New Perspectives in Science Education

Edition 12

Accepted Abstracts

“Science is beautiful.” Students at Risk Develop Science and Technology Integrated Projects

Rodica Constantin, Institute for Educational Sciences, Bucharest (Romania)

Ligia Sarivan, Institute for Educational Sciences, Bucharest (Romania)


UNICEF, the Institute for Educational Sciences and other partners in Romania have been carrying out an attendance campaign in order to diminish the drop out rate in poor areas in the country. One of the components of the campaign is a teacher training program the aim of which is to support teachers who work with students at high risk.

The trainees often think that students at risk have small chances to meet the curricular requirements. Moreover, science is perceived as one of the most difficult subjects due to its abstract nature and complicated assignments. The common mythology with the science teachers is that students at risk are a lost cause in their curricular area. Nevertheless, the training program consists in a series of activities to help teachers adopt new approaches to their subject by taking into account the students’ needs as well as the situation in the community.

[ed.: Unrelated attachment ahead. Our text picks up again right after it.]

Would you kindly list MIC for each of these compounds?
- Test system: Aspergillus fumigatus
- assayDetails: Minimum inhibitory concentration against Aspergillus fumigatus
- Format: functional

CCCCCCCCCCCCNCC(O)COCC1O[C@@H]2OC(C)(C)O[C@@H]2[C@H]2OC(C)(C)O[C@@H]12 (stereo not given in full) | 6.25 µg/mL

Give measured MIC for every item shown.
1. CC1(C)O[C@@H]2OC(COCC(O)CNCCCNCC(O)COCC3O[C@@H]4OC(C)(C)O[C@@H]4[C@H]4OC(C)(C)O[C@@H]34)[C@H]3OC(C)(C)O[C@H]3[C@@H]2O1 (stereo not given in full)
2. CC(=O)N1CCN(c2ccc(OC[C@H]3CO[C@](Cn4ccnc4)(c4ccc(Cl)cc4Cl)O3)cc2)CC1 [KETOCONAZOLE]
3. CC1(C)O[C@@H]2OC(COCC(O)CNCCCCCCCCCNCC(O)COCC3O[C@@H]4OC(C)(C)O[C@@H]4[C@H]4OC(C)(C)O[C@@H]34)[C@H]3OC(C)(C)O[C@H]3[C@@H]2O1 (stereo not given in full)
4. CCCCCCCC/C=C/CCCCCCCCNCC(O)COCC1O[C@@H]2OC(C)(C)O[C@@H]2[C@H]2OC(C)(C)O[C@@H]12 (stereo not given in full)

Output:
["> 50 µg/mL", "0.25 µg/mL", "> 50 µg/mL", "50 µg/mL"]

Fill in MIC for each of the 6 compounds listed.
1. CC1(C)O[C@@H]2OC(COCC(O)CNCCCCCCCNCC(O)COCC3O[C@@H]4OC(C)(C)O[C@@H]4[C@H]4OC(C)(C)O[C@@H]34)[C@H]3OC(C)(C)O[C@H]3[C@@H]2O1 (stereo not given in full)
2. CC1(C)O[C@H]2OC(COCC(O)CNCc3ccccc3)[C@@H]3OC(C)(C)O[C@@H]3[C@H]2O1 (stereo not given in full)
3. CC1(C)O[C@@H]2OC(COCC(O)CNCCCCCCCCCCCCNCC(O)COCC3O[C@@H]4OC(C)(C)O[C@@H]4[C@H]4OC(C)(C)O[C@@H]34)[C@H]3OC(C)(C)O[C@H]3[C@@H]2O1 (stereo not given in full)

The training sessions bring about opportunities to shift from the common practice that is text-book-based towards a student-oriented approach. What does this approach mean? Instead of presenting chapters in a science book teachers are encouraged to plan and implement meaningful projects that highlight the conceptual network of the subject within discovery learning. Students are involved in practical assignments, quite often in integrated projects that also include Technology, which are relevant for their lives and family, for their school and for their community. All the projects are developed within the framework of the national curriculum and take place within the ordinary time-table. Teachers are encouraged to plan fieldwork in order to apply the projects in meaningful settings and develop real products. Under the teacher’s supervision, students work in teams, each individual is valued and involved in the task.

These projects contribute to positive relationships among the teacher and the students. Gradually, the students’ perception about school and their habit of failure change. The students become more confident and motivated while something special and meaningful results from their project-work. In the students’ words “the science class is the most beautiful.”

Our paper presents this project-work experience with examples of good practice as well as weaknesses.


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